Hel and Damnation
I played the original Total War series over twelve years ago and thoroughly enjoyed the many, many iterations that have spawned since. In my mind, everything The Creative Assembly does is inherently married to the Total War series. This review, however, is about Viking: Battle for Asgard, a game originally released for the Xbox 360 and the Playstation 3 well over four years ago, in March 2008. Two questions immediately popped into my head when my editor assigned me the review. First, will this be a good game, given the average 90% rating of their flagship series? And second, why release a game on the PC nearly fifty-five months after it originally appeared on the consoles? The good news is that I managed to answer these questions. The bad news is that you might not like the answers.
The battle may be for Asgard, the realm of the gods, but it is fought in Midgard, the realm of the mortals. Hel, daughter of Loki, spiteful after being tossed out of Asgard for defying Odin's rule, has vowed to exact vengeance. She marches on Midgard, Hel-bent on bringing about Ragnarok, a prophesized battle that will purportedly destroy Asgard and the gods. Freya, the Goddess of Love and Death (and, apparently, everything in between) is assigned the task of stopping Hel before all is lost.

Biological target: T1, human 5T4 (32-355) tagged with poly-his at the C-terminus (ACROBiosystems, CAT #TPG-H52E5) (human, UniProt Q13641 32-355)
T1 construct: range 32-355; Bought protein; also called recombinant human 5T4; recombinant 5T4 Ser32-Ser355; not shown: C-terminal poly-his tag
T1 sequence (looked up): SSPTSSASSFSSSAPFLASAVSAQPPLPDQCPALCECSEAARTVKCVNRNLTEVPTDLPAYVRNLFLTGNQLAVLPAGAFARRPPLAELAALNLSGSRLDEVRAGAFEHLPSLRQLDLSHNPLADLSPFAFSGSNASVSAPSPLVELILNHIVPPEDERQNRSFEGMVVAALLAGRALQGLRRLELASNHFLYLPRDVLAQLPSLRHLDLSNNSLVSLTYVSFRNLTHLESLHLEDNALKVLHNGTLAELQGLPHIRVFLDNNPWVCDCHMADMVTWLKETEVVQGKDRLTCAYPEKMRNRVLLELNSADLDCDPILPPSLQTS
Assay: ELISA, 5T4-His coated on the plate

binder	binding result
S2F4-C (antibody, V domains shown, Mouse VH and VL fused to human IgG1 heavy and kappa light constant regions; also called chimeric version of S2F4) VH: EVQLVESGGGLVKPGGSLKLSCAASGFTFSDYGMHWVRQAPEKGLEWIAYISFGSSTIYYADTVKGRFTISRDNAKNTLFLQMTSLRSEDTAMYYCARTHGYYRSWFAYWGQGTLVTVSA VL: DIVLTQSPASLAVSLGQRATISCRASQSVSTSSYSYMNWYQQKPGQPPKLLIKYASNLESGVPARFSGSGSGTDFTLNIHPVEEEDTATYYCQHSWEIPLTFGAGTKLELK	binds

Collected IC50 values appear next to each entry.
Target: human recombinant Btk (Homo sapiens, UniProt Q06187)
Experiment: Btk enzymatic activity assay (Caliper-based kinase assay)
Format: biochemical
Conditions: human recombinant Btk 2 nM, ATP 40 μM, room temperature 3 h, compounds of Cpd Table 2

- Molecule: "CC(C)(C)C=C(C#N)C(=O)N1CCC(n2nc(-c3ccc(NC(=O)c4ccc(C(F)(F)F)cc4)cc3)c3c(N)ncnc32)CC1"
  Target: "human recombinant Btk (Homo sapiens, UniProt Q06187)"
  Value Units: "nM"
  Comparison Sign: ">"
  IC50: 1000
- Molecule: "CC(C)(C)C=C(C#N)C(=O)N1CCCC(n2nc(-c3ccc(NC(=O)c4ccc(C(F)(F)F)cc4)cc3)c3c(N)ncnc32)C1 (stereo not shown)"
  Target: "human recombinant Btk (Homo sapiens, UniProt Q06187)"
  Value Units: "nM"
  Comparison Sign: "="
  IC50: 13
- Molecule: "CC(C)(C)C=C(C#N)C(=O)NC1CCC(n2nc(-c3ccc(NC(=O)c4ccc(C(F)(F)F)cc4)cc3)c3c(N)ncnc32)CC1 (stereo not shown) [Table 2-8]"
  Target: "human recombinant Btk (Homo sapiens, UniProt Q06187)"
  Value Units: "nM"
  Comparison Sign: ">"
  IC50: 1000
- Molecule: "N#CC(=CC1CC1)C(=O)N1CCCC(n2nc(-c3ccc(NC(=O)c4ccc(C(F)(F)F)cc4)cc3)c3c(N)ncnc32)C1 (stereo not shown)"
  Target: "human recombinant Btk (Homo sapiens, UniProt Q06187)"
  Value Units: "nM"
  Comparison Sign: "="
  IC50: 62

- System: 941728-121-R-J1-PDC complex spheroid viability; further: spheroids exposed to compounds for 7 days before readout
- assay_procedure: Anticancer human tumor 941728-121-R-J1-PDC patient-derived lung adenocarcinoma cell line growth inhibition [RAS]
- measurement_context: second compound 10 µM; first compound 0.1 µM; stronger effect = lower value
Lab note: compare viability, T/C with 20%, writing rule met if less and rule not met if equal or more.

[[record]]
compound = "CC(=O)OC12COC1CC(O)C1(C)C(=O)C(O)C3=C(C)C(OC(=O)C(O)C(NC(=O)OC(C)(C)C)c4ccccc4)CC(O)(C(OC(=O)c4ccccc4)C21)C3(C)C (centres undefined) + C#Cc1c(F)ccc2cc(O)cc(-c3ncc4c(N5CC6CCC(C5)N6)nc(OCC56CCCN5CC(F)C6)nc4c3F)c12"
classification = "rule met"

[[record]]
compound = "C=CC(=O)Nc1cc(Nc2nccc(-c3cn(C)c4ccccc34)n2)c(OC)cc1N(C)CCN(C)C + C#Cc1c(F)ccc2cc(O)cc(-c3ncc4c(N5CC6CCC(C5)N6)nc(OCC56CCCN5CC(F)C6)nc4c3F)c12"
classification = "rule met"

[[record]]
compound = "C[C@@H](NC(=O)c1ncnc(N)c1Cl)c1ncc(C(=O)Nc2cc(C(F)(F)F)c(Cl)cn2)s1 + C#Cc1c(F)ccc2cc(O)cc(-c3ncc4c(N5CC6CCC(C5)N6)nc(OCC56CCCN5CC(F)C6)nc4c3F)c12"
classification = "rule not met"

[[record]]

Caught between the two distressed damsels is Skarin, Freya's chosen one archetype, the Keanu Reaves of this world, except with a decidedly smaller focus on Kung Fu and an unhealthy affinity for the letter 'F' (more on that later). The story centers on three open-world islands in Midgard where the hero must undertake several tasks in order to defeat the forces of evil and keep all Hel from breaking loose. (I promise that is the last time I will use that pun.) Completing these objectives allows you to attack the enemy, resulting in a climactic battle with hundreds of combatants spilling guts and blood for domination.
The story is not entirely original, but the solid source material allows for some interesting mythology and at least one surprising plot twist. The problem is that the game never really builds on the strengths of the story and allows it to marinate in mediocrity until the very life is drained from the words. The results is a tale that could have been great, but ends up being fairly average and even cumbersome at times. Unfortunately, cumbersome is a word that resonates within every conceivable fold of this title.
In order to provoke the enemy's last stand, the protagonist must run around the open-world completing a wide variety of objectives. These include attacking and capturing settlements and building your forces by rescuing fellow Vikings, arranging for supplies to ensure your army survives, recruiting clans and even dragons to join your cause, running errands for NPCs, etc. The objectives within each island can be completed as you see fit and the final battle can be triggered after your army grows to a certain size.
Generally satisfying combat, beautiful, well-crafted open world, decent story.
Endless repetition chaffs as your nerves, a protagonist with a lot of character is reduced to the letter F, four years have done nothing to repair the initial holes.